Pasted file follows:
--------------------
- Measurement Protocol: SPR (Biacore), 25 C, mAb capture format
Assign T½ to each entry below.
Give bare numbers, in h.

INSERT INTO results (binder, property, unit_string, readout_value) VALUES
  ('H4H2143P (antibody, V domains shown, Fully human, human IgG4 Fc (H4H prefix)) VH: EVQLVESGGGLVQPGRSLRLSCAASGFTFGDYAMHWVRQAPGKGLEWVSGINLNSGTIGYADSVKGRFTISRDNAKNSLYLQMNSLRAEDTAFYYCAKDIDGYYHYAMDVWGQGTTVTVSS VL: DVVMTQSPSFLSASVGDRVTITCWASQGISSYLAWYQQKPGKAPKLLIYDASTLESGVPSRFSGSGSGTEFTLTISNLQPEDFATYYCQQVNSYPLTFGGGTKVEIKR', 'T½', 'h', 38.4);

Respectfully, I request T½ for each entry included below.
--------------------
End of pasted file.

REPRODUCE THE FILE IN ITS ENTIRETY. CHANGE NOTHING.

- Measurement Protocol: SPR (Biacore), 25 C, mAb capture format
Assign T½ to each entry below.
Give bare numbers, in h.

INSERT INTO results (binder, property, unit_string, readout_value) VALUES
  ('H4H2143P (antibody, V domains shown, Fully human, human IgG4 Fc (H4H prefix)) VH: EVQLVESGGGLVQPGRSLRLSCAASGFTFGDYAMHWVRQAPGKGLEWVSGINLNSGTIGYADSVKGRFTISRDNAKNSLYLQMNSLRAEDTAFYYCAKDIDGYYHYAMDVWGQGTTVTVSS VL: DVVMTQSPSFLSASVGDRVTITCWASQGISSYLAWYQQKPGKAPKLLIYDASTLESGVPSRFSGSGSGTEFTLTISNLQPEDFATYYCQQVNSYPLTFGGGTKVEIKR', 'T½', 'h', 38.4);

Respectfully, I request T½ for each entry included below.